His last words before being shot and killed were: ‘I will remain a Jew’

The Jewish Agency noted that more than 200 Jews have been murdered in anti-Semitic attacks since Israel’s establishment in 1948.

Jewish Agency Chairman Natan Sharansky kindles a memorial flame together with two members of the Nahari family (photo credit: SASSON TIRAM)
Jewish Agency Chairman Natan Sharansky kindles a memorial flame together with two members of the Nahari family
(photo credit: SASSON TIRAM)
The Jewish Agency honored a Yemenite Jew slain in the Raydah marketplace in 2008 at its annual Remembrance Day ceremony on Wednesday.
Moshe Yaish Nahari, a 35-year-old Yemenite father of nine, was shot dead in December 2008 in Raydah when he went to buy groceries for Shabbat.
Nahari, a teacher, and a leader of his local community, who was also responsible for ritual slaughter and circumcision was approached by Abdel Aziz Yehia Hamoud al-Abdi, who called out to him to accept the message of Islam. Nahari refused, telling his assailant, “You remain a Muslim, and I’ll remain a Jew.”
After the murder, five of his children were brought to Israel by the Jewish Agency and their only contact with their mother and their younger siblings was via occasional phone calls.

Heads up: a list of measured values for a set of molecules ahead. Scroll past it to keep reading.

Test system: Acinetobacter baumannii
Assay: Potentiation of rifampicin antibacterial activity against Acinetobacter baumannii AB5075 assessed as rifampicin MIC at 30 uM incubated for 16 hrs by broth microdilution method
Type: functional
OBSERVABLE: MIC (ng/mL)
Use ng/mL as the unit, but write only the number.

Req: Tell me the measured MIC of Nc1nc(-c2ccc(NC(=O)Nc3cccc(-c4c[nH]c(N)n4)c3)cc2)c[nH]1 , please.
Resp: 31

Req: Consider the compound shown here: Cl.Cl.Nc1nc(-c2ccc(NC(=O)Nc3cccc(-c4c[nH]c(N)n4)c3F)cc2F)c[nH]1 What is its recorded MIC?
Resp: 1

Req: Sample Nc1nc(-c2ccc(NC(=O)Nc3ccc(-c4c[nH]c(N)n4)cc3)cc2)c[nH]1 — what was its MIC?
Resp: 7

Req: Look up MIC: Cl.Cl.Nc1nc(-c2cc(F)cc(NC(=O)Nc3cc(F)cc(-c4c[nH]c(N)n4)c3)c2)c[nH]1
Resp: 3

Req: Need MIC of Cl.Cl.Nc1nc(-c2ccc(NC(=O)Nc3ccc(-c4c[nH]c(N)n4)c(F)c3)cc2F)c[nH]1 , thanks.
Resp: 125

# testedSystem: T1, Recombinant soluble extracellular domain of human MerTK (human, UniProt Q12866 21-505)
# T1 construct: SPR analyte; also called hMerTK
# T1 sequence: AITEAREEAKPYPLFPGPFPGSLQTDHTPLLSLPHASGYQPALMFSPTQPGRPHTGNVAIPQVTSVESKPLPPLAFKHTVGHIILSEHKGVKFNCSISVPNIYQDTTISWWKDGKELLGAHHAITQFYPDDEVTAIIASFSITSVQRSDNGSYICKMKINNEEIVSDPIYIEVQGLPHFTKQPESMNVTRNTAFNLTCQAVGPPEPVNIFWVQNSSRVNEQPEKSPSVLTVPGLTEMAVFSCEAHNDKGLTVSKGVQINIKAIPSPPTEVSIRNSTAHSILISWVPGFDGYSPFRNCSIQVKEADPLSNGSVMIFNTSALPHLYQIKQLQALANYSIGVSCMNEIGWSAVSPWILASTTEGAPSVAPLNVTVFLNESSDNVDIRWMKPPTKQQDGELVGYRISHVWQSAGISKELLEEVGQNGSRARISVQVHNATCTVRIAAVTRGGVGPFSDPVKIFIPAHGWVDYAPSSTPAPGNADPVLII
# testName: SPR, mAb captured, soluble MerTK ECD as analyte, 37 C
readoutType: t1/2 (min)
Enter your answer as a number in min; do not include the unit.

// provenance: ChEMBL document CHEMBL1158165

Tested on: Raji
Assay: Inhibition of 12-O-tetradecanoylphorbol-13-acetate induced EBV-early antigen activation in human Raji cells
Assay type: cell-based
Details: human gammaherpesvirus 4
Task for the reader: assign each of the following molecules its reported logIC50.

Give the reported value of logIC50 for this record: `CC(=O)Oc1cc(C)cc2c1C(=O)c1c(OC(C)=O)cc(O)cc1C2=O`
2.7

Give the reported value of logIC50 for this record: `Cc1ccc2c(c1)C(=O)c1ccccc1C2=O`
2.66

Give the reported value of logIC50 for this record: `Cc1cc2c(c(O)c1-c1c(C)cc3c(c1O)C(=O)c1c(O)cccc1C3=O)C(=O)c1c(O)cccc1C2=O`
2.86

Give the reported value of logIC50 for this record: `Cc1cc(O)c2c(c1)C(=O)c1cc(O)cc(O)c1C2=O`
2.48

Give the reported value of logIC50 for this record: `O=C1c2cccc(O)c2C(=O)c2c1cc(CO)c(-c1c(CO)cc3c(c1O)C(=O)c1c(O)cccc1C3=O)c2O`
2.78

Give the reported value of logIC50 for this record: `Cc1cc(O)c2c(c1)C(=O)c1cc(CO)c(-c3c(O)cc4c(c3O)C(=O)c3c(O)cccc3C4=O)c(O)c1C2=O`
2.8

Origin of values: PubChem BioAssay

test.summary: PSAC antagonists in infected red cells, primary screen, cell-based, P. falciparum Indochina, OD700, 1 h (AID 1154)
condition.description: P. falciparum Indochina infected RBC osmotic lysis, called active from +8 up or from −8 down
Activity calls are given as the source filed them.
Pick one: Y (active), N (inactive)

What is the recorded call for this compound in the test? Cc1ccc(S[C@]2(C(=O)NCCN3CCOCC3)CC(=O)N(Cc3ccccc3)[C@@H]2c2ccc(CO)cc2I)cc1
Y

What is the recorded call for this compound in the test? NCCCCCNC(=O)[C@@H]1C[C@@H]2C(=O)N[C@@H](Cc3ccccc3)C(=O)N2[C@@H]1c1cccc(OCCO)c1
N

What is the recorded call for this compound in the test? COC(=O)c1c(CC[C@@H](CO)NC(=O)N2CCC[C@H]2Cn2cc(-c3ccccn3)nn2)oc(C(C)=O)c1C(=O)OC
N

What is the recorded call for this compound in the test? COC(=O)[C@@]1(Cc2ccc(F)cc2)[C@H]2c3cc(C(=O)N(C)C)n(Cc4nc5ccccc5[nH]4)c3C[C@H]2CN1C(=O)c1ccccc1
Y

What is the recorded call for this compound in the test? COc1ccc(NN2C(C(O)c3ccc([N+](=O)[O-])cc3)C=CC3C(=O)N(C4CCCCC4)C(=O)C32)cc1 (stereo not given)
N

In August 2012, the family was reunited when the Jewish Agency brought the widow Louza Nahari and her four youngest children to Israel.
Six months later they were joined by Moshe’s parents, Yisrael and Temeja Nahari. The family now lives in Bnei Brak.
Jewish Agency chairman Natan Sharansky said Nahari’s story reminded him of that of US journalist Daniel Pearl whose last words to his captors in Pakistan before hey murdered him were, “I am a Jew.” Pearl was commemorated by the Jewish Agency three years ago.
Sharansky noted that despite the increase in terrorist attacks, “Jews remain Jews.” He noted that this year more than 60,000 young people came to Israel on Jewish Agency programs.
“Our weapon of defense is aliya,” he said, citing an immigration figure of 30,000 over the past year, mostly from France, Argentina and Ukraine.
Leah Nahari, 16, spoke of her father as someone who was personable, popular and able to instantly connect with anyone. He was also a very pious Jew and “he was unwilling to give up his heritage and his tradition.”
Her family had been shattered by her father’s death, she said. They were all afraid to go outside and were guarded by security authorities.
The separation from her mother and younger siblings was painful. “I can’t express the joy we felt when our mother and younger siblings were brought to Israel,” she said. “We learned to live again.”
Avraham Duvdevani, the chairman of the World Zionist Organization, said that over the past year 68 names had been added to the list of fallen soldiers and victims of terrorism since 1860, when Jews were first allowed to live outside the walls of Jerusalem’s Old City, which in total numbers 23,477. When each of these soldiers went to the army, they were anonymous individuals, he said, “but after they fell, they emerged from anonymity as the stories of their lives were told and their characters were described.”
Sharansky, aided by Sasson and Gavriel Nahari lit the memorial flame and later, accompanied by Daniel and Yosef Nahari, he placed the first of several wreaths in front of a memorial board bearing the names of Diaspora Jews who had been murdered.